The only evidence possibly justifying the entry of summary judgment for defendant arose from statements made by several examining physicians in the letters produced by plaintiff for defendant’s examination and copying. These letters were not under oath and could therefore not be considered as affidavits. Ogburn v. Sterchi Brothers Stores, Inc., 218 N.C. 507, 11 S.E. 2d 460.
The letters were lacking in still another respect. G.S. 1A-1, Rule 56 (e) provides: “Supporting and opposing affidavits shall be made on personal knowledge, shall set forth such facts as would be admissible in evidence, and shall show affirmatively that the affiant is competent to testify to the matters stated therein.” (Emphasis added.) The letters in question contain various opinions which the physicians would be competent to relate in court only if they first were established to be medical experts. Stansbury, N. C. Evidence 2d, §§ 133, 135. There was no admission before the court that any of the witnesses were medical experts and none of the letters contain information which would support a finding that they were.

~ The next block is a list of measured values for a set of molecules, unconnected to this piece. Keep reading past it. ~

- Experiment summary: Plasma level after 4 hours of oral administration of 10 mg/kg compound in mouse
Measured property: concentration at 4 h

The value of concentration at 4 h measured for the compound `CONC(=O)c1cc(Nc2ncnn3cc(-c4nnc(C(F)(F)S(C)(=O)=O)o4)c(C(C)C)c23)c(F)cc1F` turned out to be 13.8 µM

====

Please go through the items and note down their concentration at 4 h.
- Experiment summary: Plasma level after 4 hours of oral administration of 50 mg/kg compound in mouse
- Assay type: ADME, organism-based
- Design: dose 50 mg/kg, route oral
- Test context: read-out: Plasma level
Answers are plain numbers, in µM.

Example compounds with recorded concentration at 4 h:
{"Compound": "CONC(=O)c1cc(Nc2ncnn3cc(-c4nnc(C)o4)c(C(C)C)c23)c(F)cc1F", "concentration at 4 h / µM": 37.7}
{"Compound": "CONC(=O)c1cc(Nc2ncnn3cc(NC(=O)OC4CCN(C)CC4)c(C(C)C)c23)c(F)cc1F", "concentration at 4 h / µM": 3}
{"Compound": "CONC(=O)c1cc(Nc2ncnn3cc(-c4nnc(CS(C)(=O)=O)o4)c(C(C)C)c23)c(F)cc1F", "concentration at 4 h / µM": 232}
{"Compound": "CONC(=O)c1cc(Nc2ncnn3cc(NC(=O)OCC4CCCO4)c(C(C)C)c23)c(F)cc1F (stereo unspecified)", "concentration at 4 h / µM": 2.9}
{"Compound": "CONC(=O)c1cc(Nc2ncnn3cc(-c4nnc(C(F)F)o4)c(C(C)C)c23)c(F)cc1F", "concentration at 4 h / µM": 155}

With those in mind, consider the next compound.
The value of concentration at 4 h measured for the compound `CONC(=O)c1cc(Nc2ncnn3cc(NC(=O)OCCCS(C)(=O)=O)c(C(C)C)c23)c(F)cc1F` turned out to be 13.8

*137  The burden is on the party moving for summary judgment to establish the lack of a triable issue of fact. Pridgen v. Hughes, 9 N.C. App. 635, 177 S.E. 2d 425. Where the evidentiary matter supporting the moving party’s motion is insufficient to satisfy his burden of proof, it is not incumbent upon the opposing party to present any competent counter-affidavits or other materials. Griffith v. William Penn Broadcasting Co., (E.D. Pa. 1945), 4 F.R.D. 475. Here defendant did not carry its burden of proof by establishing by competent evidence that there was no triable issue of fact. Hence, judgment granting summary judgment to defendant may not be affirmed, even though defendant failed to come forward with any evidence showing that he is entitled to recover as alleged in the complaint.
Judges Brock and Vaughn concur.